But the Democratic field that the former Maryland governor joined on Saturday doesn’t look quite like what was expected. Yes, Clinton still has a comfortable lead over all rivals. But the rest of the ballot is more crowded. Jim Webb seems set to run. Lincoln Chafee is slated to announce a run on June 3. Most of all, Senator Bernie Sanders has become an unexpected force in the race.
The Sanders ascendancy is a challenge for O’Malley, who seemed to be aiming for the territory to Clinton’s left; O’Malley has criticized the former secretary of state over the Trans-Pacific Partnership. Another challenge is the recent unrest in Baltimore. Critics charge that data-based policing tactics that O’Malley ushered in as mayor helped create the tension between police and citizens that boiled over after the death of Freddie Gray. By announcing his campaign in Baltimore, O’Malley signaled that he intends to take that criticism on head-on. In statements since rioting and protests, he has suggested that such tensions are in fact exactly why he feels compelled to run.
We're all going to die and we all know it. This can be both a burden and a blessing.
In the heart of every parent lives the tightly coiled nightmare that his child will die. It might spring at logical times—when a toddler runs into the street, say—or it might sneak up in quieter moments. The fear is a helpful evolutionary motivation for parents to protect their children, but it's haunting nonetheless.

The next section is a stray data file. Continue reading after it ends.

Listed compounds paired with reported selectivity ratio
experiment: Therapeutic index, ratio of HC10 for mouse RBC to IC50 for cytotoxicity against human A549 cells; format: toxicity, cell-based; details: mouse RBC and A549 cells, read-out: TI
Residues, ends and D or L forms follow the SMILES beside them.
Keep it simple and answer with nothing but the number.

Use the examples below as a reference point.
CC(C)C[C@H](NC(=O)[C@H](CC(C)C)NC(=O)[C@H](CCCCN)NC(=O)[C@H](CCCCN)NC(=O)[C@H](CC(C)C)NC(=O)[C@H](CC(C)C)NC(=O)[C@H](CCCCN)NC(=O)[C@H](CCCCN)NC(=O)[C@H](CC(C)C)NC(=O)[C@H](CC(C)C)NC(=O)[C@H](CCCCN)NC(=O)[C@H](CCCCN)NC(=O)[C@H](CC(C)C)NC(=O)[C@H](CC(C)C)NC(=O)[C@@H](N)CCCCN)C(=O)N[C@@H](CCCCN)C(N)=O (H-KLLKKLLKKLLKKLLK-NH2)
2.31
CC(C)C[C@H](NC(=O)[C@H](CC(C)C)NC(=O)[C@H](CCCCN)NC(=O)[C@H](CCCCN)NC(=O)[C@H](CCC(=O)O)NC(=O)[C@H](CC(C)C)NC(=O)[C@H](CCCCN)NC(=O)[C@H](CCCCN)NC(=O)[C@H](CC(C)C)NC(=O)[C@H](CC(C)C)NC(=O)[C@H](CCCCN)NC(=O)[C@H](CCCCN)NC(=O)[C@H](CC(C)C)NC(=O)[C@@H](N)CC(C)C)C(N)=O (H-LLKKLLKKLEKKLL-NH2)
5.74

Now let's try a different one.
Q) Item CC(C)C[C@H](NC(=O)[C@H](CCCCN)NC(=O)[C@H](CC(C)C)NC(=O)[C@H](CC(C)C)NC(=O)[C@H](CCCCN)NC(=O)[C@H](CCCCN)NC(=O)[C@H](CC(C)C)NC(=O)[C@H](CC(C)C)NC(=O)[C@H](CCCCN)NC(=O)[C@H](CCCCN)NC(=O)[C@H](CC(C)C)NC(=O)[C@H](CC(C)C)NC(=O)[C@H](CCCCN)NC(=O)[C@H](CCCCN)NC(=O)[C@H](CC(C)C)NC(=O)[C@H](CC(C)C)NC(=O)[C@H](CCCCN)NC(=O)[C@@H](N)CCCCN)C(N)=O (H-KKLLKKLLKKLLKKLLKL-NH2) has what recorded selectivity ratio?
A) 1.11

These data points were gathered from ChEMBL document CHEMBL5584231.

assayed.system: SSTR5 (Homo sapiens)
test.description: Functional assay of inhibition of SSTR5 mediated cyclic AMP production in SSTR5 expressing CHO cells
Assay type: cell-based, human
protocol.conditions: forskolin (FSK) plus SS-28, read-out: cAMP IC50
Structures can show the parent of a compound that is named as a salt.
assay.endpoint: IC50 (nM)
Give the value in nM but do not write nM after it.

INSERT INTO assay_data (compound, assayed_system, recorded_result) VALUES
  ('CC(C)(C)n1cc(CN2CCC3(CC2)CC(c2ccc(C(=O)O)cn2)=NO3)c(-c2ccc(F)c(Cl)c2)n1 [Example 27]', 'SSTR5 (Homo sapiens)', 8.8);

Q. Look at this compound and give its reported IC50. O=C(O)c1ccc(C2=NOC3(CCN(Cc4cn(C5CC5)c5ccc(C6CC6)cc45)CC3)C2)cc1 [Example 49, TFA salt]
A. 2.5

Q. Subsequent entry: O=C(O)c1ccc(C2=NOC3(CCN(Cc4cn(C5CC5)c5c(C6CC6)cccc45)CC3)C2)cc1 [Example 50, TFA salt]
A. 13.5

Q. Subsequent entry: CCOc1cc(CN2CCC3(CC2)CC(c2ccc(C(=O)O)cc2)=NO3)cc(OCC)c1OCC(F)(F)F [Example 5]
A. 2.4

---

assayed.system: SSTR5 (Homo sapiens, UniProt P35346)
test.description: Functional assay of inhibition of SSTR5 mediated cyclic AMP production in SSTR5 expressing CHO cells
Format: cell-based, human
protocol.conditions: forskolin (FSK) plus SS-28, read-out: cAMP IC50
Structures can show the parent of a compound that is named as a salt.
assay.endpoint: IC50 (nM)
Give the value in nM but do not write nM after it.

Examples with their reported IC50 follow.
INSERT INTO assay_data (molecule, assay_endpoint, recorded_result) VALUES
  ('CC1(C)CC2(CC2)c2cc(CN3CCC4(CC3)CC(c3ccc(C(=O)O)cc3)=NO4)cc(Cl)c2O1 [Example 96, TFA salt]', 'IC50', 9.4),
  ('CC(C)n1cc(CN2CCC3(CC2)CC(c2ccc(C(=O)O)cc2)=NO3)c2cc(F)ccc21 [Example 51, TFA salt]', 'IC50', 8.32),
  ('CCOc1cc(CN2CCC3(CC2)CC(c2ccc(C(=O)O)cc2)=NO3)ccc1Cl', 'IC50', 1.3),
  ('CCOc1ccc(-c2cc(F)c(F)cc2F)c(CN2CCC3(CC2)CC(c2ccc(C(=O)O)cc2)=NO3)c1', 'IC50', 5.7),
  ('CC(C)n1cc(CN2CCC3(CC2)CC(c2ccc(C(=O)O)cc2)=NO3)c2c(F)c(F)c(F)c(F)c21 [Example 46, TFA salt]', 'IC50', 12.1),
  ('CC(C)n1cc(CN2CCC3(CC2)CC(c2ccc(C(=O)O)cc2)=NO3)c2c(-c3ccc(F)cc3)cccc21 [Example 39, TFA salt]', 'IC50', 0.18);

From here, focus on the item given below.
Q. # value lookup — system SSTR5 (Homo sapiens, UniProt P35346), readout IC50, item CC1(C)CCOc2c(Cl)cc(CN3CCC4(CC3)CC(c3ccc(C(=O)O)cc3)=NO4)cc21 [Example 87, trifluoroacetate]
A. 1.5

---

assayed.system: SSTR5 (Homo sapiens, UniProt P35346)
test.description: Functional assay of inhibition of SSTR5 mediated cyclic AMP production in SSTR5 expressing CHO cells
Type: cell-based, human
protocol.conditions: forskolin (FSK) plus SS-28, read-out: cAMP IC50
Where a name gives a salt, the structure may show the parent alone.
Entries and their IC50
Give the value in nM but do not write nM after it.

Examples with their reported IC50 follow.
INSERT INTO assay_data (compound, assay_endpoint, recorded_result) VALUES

The ancient Stoic philosopher Epictetus advised parents to indulge that fear. “What harm is it, just when you are kissing your little child, to say: Tomorrow you will die?”he wrote in his Discourses.
Some might say Epictetus was an asshole. William Irvine thinks he was on to something.
“The Stoics had the insight that the prospect of death can actually make our lives much happier than they would otherwise be,” he says. “You’re supposed to allow yourself to have a flickering thought that someday you’re going to die, and someday the people you love are going to die. I’ve tried it, and it’s incredibly powerful. Well, I am a 21st-century practicing Stoic.”